Instead of fighting gay marriage, I’d like to help build new coalitions bringing together gays who want to strengthen marriage with straight people who want to do the same. .   .   .   .   Can we agree that, for all lovers who want their love to last, marriage is preferable to cohabitation?  .  .  .  .  Will this strategy work? I don’t know. But I hope to find out. 

In my view, Blankenhorn's shift reflects his understanding that religious belief cannot properly be forced on others.  He also seems to recognize that the war against gay marriage is going to be ultimately lost despite wins in some battles.  If the anti-gay animus continues, Christianity will be the loser (the under 30 crowd is leaving in droves with church opposition to gays being a significant factor) as will countless children who are denied stability and security simply so that self-righteous shrews like Maggie Gallagher and con-men like Tony Perkins can shake down the ignorant and gullible for money.

Here are a few additional excerpts from the NPR piece:

[T]he endless perpetration of a culture war over this is …. enervating … And so nothing has changed in terms of what I said at the trial. And nothing has changed in terms of what I wrote in my book … but, for me, the thing that has changed … is that, I think that, at least for me accepting this reform, accepting gay marriage and focusing on the good things it can do, I think the reasons for doing that, for accepting the change and focusing on the good things it can do … now outweigh the reasons for continuing to oppose it. So that’s the change for me.

And I look at it from the point of view today - we’ve been fighting about gay marriage for 10 or 15 years now? Is there any evidence that fighting gay marriage is contributing to a greater appreciation among  the broad society of the marital institution? Is there any evidence that the re-institutionalization of marriage is happening as the result of opposing gay marriage? … And the best answer I can give to that is no. It is not. If anything, the opposite is happening.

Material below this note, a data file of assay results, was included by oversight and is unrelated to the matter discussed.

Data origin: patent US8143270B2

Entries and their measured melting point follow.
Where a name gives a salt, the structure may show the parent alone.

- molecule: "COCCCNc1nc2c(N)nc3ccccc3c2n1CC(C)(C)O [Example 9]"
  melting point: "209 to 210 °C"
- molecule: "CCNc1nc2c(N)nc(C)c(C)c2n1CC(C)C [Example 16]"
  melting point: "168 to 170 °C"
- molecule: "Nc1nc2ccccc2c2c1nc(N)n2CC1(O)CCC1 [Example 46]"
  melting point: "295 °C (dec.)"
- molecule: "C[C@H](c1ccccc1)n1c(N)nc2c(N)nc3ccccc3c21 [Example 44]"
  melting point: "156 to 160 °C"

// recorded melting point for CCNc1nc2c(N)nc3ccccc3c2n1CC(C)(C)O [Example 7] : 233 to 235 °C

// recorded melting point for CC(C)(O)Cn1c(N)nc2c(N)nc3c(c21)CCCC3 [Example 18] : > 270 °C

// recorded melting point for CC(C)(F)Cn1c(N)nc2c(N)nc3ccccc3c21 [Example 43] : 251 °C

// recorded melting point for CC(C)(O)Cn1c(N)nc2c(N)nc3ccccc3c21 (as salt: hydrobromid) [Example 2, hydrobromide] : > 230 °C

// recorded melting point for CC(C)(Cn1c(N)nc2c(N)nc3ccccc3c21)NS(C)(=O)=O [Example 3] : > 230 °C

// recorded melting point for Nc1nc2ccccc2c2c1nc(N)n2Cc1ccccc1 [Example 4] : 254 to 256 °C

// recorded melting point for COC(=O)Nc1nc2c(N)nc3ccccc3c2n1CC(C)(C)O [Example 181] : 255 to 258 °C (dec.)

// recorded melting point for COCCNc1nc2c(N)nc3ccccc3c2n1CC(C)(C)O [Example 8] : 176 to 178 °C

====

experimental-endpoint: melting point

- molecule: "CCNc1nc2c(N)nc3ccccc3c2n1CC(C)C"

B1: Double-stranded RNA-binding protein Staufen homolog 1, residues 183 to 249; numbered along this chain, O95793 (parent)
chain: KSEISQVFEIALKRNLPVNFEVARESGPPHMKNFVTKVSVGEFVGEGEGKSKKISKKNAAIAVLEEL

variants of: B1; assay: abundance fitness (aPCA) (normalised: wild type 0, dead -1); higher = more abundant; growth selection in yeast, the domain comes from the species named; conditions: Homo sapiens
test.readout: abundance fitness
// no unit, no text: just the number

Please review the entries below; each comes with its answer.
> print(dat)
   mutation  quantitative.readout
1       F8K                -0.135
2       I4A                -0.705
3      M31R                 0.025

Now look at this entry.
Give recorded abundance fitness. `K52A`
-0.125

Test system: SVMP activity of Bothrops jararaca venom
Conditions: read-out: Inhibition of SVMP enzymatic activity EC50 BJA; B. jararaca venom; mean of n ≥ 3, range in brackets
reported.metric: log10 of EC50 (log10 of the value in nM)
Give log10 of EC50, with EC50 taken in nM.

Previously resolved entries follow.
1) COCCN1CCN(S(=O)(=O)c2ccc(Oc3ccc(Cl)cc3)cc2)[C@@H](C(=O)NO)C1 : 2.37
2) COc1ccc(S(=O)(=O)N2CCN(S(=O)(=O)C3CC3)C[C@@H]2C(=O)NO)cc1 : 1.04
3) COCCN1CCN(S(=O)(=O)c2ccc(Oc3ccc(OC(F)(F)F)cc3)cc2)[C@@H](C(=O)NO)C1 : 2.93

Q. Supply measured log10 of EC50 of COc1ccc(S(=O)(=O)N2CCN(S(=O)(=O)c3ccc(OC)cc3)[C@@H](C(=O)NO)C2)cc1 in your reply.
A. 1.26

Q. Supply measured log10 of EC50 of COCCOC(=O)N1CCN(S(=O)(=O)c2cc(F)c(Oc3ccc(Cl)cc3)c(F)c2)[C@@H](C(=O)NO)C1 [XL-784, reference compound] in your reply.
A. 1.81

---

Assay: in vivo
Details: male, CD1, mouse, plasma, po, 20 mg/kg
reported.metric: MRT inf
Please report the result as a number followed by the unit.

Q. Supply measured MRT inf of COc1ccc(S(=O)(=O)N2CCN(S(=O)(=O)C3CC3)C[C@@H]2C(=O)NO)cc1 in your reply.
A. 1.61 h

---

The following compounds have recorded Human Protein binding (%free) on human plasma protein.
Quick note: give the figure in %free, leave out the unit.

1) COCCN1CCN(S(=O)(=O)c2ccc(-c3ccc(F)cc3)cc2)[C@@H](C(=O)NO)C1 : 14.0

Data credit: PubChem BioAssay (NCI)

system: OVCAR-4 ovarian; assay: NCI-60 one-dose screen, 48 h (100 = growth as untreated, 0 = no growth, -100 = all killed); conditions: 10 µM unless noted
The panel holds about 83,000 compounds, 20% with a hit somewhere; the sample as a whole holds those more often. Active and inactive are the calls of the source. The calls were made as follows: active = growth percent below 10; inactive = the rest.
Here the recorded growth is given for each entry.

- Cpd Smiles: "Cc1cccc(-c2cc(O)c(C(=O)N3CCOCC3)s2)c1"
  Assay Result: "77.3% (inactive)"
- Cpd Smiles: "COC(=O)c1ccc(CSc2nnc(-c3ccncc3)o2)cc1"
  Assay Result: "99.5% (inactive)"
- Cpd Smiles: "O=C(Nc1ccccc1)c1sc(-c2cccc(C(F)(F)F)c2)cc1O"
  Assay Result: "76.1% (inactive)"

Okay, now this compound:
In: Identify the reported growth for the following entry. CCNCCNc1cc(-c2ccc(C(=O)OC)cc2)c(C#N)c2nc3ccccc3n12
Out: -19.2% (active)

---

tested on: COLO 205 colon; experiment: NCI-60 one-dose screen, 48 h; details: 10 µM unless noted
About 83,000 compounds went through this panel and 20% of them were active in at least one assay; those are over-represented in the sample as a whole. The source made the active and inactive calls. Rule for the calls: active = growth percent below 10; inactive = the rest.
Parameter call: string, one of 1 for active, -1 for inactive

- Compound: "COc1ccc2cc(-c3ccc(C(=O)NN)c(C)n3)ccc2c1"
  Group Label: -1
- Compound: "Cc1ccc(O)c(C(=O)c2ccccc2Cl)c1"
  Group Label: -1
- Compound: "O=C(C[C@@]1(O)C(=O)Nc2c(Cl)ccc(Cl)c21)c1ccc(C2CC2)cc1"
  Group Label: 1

Will other opponents of marriage equality follow Blankenhorn's lead?  Some likely  will, but for others it's all about the money they are raking in or about forcing their own religious beliefs on all of society because their childish house of cards belief system cannot tolerate anything that might make them have to use their intellect and think for themselves.   Having to think for themselves and face the realization that they've been duped perhaps terrifies these sick people the most.

1 comment:

Jack Scott said...

What a refreshing piece of logic. Thanks so much for sharing it.

I have long said that contrary to the crazed cries of the Fundamentalists, it is not gays who have endangered the institution of marriage, it is heterosexual people who have done that with their disdain for marriage as a life long commitment.

Heterosexual people get married at the drop of a hat, knowing, even expecting, that it need not be permanent. The elite Hollywood set often don't even make it through the honeymoon before they are calling their divorce lawyers.

The majority of heterosexual men do not see marriage as a bar to their sleeping around with any woman they can bed.

Nope, in no way is it gays who have given marriage a bad name. They just might be the ones to save the institution and give it new life and new meaning to commitment.

Jack Scott